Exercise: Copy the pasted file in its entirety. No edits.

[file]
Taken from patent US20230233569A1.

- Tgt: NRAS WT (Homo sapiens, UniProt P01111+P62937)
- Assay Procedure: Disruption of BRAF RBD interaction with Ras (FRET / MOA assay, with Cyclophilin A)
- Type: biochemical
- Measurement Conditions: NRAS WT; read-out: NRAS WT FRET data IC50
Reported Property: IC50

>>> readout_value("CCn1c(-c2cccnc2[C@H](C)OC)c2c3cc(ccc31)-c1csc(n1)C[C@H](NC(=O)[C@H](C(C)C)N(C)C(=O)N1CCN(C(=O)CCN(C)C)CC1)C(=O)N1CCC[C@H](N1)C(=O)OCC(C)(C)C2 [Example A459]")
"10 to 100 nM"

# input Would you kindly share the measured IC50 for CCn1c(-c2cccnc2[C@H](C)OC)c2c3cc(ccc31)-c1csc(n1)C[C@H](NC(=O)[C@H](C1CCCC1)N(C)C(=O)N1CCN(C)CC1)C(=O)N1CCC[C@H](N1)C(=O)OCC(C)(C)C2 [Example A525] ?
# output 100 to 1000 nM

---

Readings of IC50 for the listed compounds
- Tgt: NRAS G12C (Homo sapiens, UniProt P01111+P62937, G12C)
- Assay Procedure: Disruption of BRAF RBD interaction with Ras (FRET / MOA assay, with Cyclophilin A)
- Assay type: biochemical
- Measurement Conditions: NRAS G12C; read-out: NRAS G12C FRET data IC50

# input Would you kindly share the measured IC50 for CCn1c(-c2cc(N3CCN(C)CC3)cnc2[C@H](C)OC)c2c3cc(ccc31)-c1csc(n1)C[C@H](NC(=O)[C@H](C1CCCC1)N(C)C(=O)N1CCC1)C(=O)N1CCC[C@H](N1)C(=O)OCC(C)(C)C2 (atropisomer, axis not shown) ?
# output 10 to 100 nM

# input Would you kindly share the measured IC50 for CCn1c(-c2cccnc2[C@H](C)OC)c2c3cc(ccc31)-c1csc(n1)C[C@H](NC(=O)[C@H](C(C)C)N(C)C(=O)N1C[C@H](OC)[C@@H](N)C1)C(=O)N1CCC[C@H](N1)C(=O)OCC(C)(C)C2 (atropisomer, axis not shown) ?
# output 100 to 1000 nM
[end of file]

Taken from patent US20230233569A1.

- Tgt: NRAS WT (Homo sapiens, UniProt P01111+P62937)
- Assay Procedure: Disruption of BRAF RBD interaction with Ras (FRET / MOA assay, with Cyclophilin A)
- Type: biochemical
- Measurement Conditions: NRAS WT; read-out: NRAS WT FRET data IC50
Reported Property: IC50

>>> readout_value("CCn1c(-c2cccnc2[C@H](C)OC)c2c3cc(ccc31)-c1csc(n1)C[C@H](NC(=O)[C@H](C(C)C)N(C)C(=O)N1CCN(C(=O)CCN(C)C)CC1)C(=O)N1CCC[C@H](N1)C(=O)OCC(C)(C)C2 [Example A459]")
"10 to 100 nM"

# input Would you kindly share the measured IC50 for CCn1c(-c2cccnc2[C@H](C)OC)c2c3cc(ccc31)-c1csc(n1)C[C@H](NC(=O)[C@H](C1CCCC1)N(C)C(=O)N1CCN(C)CC1)C(=O)N1CCC[C@H](N1)C(=O)OCC(C)(C)C2 [Example A525] ?
# output 100 to 1000 nM

---

Readings of IC50 for the listed compounds
- Tgt: NRAS G12C (Homo sapiens, UniProt P01111+P62937, G12C)
- Assay Procedure: Disruption of BRAF RBD interaction with Ras (FRET / MOA assay, with Cyclophilin A)
- Assay type: biochemical
- Measurement Conditions: NRAS G12C; read-out: NRAS G12C FRET data IC50

# input Would you kindly share the measured IC50 for CCn1c(-c2cc(N3CCN(C)CC3)cnc2[C@H](C)OC)c2c3cc(ccc31)-c1csc(n1)C[C@H](NC(=O)[C@H](C1CCCC1)N(C)C(=O)N1CCC1)C(=O)N1CCC[C@H](N1)C(=O)OCC(C)(C)C2 (atropisomer, axis not shown) ?
# output 10 to 100 nM

# input Would you kindly share the measured IC50 for CCn1c(-c2cccnc2[C@H](C)OC)c2c3cc(ccc31)-c1csc(n1)C[C@H](NC(=O)[C@H](C(C)C)N(C)C(=O)N1C[C@H](OC)[C@@H](N)C1)C(=O)N1CCC[C@H](N1)C(=O)OCC(C)(C)C2 (atropisomer, axis not shown) ?
# output 100 to 1000 nM